We all know which style of football we preferred out of the two. We also know who did better in the Champions League – and no I haven’t forgotten about Seville!

My point here is tactics, adaptation, personnel, resources, motivation and the big one – experience. Not just experience in the squad but on the coaching team.

Ronny has had a run in management for seven years so he isn’t new to the role but his assistants are. What he did with Strømsgodset didn’t happen overnight, it took time.

He imposed his philosophy over a period where it finally paid off after a few years. That was with a club who hadn’t lifted a title in over 40 years.

I’m not suggesting that we wait forever. However, what if that change of gear comes next season?

Many including myself have already debated whether Ronny should get another bite at the cherry. Or even if the board fancy taking another risk.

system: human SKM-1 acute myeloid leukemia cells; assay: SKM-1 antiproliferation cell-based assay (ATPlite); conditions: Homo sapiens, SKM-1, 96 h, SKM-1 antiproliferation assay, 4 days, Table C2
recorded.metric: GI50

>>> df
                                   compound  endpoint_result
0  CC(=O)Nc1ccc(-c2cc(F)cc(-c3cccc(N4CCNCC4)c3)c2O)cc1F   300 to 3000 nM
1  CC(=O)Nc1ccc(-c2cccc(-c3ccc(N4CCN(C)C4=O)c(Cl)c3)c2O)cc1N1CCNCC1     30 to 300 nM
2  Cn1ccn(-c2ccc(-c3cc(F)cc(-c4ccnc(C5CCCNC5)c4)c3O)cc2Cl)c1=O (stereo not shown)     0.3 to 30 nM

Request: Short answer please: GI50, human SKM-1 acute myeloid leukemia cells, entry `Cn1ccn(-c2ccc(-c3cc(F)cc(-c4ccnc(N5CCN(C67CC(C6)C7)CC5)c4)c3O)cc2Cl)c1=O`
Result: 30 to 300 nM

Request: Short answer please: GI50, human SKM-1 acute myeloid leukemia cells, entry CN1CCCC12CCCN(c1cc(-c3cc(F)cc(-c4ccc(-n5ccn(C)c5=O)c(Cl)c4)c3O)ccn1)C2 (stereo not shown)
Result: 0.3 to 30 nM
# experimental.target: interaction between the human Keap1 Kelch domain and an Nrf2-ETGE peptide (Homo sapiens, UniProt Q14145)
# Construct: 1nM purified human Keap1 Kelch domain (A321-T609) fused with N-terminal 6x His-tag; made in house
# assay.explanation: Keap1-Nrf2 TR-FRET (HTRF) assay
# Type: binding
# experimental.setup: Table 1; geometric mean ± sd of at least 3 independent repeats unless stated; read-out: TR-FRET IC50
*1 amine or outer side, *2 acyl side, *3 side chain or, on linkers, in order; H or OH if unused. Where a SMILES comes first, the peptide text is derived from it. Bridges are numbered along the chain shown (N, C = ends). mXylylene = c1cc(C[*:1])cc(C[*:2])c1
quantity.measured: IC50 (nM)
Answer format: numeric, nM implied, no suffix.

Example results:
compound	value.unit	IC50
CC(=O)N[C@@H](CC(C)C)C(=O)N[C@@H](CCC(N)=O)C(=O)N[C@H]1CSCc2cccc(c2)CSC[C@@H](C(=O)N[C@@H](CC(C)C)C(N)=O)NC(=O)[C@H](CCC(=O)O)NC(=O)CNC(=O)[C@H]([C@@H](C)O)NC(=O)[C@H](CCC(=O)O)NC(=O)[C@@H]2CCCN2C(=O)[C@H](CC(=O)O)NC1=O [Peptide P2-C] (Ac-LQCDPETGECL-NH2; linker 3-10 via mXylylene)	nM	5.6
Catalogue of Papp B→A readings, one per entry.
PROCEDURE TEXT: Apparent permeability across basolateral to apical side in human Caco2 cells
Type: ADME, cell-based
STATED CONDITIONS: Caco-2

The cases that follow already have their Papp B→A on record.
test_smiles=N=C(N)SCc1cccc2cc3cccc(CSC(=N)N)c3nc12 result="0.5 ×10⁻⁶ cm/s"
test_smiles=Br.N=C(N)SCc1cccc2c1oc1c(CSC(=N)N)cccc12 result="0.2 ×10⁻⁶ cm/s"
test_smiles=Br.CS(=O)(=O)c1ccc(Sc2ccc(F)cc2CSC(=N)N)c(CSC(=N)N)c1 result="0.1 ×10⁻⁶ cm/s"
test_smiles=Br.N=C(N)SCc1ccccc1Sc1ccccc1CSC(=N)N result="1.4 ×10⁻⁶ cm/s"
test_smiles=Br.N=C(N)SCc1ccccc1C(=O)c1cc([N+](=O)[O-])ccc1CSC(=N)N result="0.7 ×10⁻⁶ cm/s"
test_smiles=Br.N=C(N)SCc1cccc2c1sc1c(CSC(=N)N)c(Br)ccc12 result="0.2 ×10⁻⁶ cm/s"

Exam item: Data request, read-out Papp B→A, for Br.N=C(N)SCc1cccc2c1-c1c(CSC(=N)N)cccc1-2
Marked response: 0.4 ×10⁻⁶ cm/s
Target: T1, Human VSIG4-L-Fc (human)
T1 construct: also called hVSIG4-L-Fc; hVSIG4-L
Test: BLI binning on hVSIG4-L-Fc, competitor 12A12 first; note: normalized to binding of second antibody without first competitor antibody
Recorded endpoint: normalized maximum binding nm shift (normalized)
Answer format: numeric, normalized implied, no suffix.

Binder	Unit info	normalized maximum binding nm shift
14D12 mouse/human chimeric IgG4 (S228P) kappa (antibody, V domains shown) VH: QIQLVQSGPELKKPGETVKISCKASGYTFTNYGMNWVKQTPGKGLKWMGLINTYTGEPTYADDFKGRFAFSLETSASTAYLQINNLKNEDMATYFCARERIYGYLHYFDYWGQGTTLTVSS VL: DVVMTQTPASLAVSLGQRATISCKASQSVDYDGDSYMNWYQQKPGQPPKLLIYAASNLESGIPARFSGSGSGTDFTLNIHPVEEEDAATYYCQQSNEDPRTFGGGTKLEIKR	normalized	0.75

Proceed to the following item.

For the most part my personal view has been to review things at the end of the season. At the same time, I’ve sought assurances over what will change to improve our chances of getting into the Champions League from what we’ve seen these last two summers.

The financial situation is not going to change between now and then. Two seasons without Champions League cash has made certain of that.

Are we waiting on Ronny Deila suddenly changing direction with his philosophy? Well no because he is being given the opportunity to do at Celtic what he did with Strømsgodset because Celtic have few better options.

That is why I think he will be given longer. It’s not so much about the individual purchases.